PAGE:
MANATEE -- Over a year's time, Manatee County landscaper Donny Combs thought he had completed requirements for promotion and corresponding pay raises, and he was pleased to collect 95 cents per hour more as a result.
"It was good," said Combs, 44, of Bradenton, who trims trees for the county parks and natural resources department.
But an error in the process of awarding promotions to Combs and 24 others resulted in an overpayment of $11,922.06, which the workers now are required to pay back, according to county
spokesman Nick Azzara.
"In June, they came back and said they want the money back, and took the pay raise away," Combs said Thursday.
Now he's required to pay back more than $600.
County officials gave him options of repaying via cash deductions or with vacation time.
"They allowed us to use vacation time if we could not afford cash -- which I can't because I have two small kids -- and I have to pay day care for the kids," said Combs.
"It actually cost me money," he said of the snafu. "So it'll be several months before I get a vacation day again."
The maintenance workers were erroneously given promotions before they had met all of the requirements to earn them, according to a July 2 memo written by interim Human Resources Department Director Julie Bassett.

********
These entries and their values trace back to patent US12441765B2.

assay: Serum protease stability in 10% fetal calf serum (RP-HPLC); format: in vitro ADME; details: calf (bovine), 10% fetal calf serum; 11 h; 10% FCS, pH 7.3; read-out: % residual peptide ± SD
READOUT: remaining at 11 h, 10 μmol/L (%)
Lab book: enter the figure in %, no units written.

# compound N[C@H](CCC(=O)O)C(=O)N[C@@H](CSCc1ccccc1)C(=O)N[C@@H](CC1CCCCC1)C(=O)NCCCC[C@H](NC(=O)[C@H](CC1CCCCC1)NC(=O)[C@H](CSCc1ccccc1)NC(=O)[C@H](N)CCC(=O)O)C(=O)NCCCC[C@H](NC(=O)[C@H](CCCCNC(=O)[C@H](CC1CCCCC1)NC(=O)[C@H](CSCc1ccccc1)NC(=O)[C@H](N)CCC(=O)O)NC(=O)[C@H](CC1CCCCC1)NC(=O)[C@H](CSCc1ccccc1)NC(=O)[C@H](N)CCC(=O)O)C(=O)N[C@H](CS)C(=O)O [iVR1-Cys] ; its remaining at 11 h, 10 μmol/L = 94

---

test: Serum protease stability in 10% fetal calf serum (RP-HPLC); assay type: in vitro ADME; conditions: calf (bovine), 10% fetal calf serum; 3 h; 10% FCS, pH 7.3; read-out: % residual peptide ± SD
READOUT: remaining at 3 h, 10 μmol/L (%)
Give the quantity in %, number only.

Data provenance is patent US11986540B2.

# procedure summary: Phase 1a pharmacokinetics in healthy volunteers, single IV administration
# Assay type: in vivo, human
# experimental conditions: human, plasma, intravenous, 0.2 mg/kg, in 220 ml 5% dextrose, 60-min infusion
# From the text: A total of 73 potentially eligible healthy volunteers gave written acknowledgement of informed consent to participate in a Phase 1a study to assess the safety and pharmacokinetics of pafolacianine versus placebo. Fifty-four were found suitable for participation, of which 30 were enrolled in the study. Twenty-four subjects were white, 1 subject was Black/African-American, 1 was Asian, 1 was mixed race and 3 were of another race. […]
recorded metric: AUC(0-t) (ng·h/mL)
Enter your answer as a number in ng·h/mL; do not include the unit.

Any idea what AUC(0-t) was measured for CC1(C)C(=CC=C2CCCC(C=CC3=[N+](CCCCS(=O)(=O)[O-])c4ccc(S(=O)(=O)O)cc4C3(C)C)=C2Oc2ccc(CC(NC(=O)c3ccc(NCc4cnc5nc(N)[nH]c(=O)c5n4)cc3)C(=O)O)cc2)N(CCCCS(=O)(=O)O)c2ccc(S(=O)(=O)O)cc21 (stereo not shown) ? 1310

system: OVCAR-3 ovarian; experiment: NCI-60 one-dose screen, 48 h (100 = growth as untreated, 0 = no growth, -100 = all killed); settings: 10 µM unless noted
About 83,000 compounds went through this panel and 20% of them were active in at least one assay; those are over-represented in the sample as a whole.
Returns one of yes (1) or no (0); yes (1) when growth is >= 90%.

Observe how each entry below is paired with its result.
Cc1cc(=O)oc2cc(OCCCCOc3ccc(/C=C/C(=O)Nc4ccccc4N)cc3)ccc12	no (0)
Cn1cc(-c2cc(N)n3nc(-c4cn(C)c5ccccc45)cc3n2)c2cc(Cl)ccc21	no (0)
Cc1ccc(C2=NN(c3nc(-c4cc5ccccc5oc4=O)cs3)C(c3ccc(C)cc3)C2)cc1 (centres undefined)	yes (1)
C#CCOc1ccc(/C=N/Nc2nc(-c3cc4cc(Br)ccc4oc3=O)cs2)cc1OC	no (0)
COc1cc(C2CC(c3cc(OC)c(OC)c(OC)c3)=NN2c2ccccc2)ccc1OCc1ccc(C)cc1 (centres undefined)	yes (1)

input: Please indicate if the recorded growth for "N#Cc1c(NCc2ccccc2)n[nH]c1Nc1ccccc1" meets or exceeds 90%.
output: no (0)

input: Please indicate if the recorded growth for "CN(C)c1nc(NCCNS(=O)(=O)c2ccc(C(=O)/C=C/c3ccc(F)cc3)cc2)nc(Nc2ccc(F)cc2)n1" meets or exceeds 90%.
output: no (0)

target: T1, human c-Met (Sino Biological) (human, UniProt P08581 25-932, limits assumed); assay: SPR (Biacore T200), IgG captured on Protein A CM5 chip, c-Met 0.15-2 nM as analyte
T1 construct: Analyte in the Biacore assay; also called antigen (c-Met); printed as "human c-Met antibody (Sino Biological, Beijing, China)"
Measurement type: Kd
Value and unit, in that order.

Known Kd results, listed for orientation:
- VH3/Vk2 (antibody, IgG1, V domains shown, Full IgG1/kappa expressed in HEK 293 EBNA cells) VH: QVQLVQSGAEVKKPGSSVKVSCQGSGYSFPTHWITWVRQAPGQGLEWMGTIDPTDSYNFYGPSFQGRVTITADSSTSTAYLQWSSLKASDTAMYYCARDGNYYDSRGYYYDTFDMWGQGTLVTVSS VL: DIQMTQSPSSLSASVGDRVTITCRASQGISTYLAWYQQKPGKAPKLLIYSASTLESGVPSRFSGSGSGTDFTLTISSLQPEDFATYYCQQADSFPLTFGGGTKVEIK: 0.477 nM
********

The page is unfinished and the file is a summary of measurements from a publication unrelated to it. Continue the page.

The error occurred in connection with a program called the Maintenance Career Ladder Program, which called for employees to meet certain requirements over a specific period of time.
"Unfortunately, this resulted in overpayment to these employees, some as far back as November 2013," Bassett stated.
Effective May 31, pay rates were corrected.
To repay, each worker could choose allowing cash deductions over a few pay periods, or sacrificing equivalent hours of vacation, comp time or personal holidays, the memo said.
"They chose the option to best meet their situation and needs," Bassett wrote.
"Payroll has been instructed to make these deductions as agreed upon," beginning June 28 and continuing until the funds are paid back, Bassett wrote.
A new director of human resources, Rodney Barnes, starts Aug. 4.
Azzara acknowledged the episode constituted a "tough pill" for hard-working employees.
"But understand, these are public assets," he said, noting that taxpayers should not be asked to pay for the error.
Meanwhile, the rules have been clarified for those who had incorrectly interpreted the program.
The matter has left a sour residue in the mouths of those coughing up back payments, said Combs.
"Everybody's mad," he said. "Everybody is still angry because they said they'd allow us to do the training to get our money back, but we haven't been given the opportunity to get our raises back -- they're not offering that training now.
"They're not scheduling the training that we need, so it's still simmering," Combs said.
Sara Kennedy, Herald reporter, can be reached at 941-745-7031. Follow her on Twitter @sarawrites.